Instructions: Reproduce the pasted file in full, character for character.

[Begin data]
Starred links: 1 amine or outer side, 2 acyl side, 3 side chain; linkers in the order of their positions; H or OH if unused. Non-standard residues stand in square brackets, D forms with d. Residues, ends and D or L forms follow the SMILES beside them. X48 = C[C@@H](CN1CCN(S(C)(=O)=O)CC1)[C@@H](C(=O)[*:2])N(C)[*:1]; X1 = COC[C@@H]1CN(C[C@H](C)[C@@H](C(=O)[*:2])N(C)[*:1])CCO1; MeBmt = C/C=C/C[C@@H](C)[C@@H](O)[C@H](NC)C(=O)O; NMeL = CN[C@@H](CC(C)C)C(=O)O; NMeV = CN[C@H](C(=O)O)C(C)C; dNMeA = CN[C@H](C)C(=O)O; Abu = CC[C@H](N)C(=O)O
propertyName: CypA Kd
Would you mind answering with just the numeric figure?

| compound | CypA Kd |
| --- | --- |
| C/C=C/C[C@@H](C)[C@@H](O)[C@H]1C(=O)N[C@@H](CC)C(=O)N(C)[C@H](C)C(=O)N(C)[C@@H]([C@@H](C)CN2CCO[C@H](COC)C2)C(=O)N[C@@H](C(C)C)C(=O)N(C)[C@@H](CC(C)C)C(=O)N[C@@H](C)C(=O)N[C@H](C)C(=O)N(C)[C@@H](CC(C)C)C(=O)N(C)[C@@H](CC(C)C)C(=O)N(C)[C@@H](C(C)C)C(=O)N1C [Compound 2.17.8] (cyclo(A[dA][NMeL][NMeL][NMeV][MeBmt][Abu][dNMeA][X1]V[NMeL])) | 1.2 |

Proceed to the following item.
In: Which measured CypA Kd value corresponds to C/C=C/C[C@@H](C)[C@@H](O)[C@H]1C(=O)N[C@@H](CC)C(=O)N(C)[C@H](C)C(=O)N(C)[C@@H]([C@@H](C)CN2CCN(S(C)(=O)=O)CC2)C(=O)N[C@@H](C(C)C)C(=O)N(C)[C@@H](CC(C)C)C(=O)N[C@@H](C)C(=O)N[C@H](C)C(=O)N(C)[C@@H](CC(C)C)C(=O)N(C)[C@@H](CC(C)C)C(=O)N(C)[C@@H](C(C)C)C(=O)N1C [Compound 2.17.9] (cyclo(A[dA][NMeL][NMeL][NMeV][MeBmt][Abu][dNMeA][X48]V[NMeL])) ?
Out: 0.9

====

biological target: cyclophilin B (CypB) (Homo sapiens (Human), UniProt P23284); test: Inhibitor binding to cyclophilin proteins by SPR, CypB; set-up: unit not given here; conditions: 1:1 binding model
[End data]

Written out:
Starred links: 1 amine or outer side, 2 acyl side, 3 side chain; linkers in the order of their positions; H or OH if unused. Non-standard residues stand in square brackets, D forms with d. Residues, ends and D or L forms follow the SMILES beside them. X48 = C[C@@H](CN1CCN(S(C)(=O)=O)CC1)[C@@H](C(=O)[*:2])N(C)[*:1]; X1 = COC[C@@H]1CN(C[C@H](C)[C@@H](C(=O)[*:2])N(C)[*:1])CCO1; MeBmt = C/C=C/C[C@@H](C)[C@@H](O)[C@H](NC)C(=O)O; NMeL = CN[C@@H](CC(C)C)C(=O)O; NMeV = CN[C@H](C(=O)O)C(C)C; dNMeA = CN[C@H](C)C(=O)O; Abu = CC[C@H](N)C(=O)O
propertyName: CypA Kd
Would you mind answering with just the numeric figure?

| compound | CypA Kd |
| --- | --- |
| C/C=C/C[C@@H](C)[C@@H](O)[C@H]1C(=O)N[C@@H](CC)C(=O)N(C)[C@H](C)C(=O)N(C)[C@@H]([C@@H](C)CN2CCO[C@H](COC)C2)C(=O)N[C@@H](C(C)C)C(=O)N(C)[C@@H](CC(C)C)C(=O)N[C@@H](C)C(=O)N[C@H](C)C(=O)N(C)[C@@H](CC(C)C)C(=O)N(C)[C@@H](CC(C)C)C(=O)N(C)[C@@H](C(C)C)C(=O)N1C [Compound 2.17.8] (cyclo(A[dA][NMeL][NMeL][NMeV][MeBmt][Abu][dNMeA][X1]V[NMeL])) | 1.2 |

Proceed to the following item.
In: Which measured CypA Kd value corresponds to C/C=C/C[C@@H](C)[C@@H](O)[C@H]1C(=O)N[C@@H](CC)C(=O)N(C)[C@H](C)C(=O)N(C)[C@@H]([C@@H](C)CN2CCN(S(C)(=O)=O)CC2)C(=O)N[C@@H](C(C)C)C(=O)N(C)[C@@H](CC(C)C)C(=O)N[C@@H](C)C(=O)N[C@H](C)C(=O)N(C)[C@@H](CC(C)C)C(=O)N(C)[C@@H](CC(C)C)C(=O)N(C)[C@@H](C(C)C)C(=O)N1C [Compound 2.17.9] (cyclo(A[dA][NMeL][NMeL][NMeV][MeBmt][Abu][dNMeA][X48]V[NMeL])) ?
Out: 0.9

====

biological target: cyclophilin B (CypB) (Homo sapiens (Human), UniProt P23284); test: Inhibitor binding to cyclophilin proteins by SPR, CypB; set-up: unit not given here; conditions: 1:1 binding model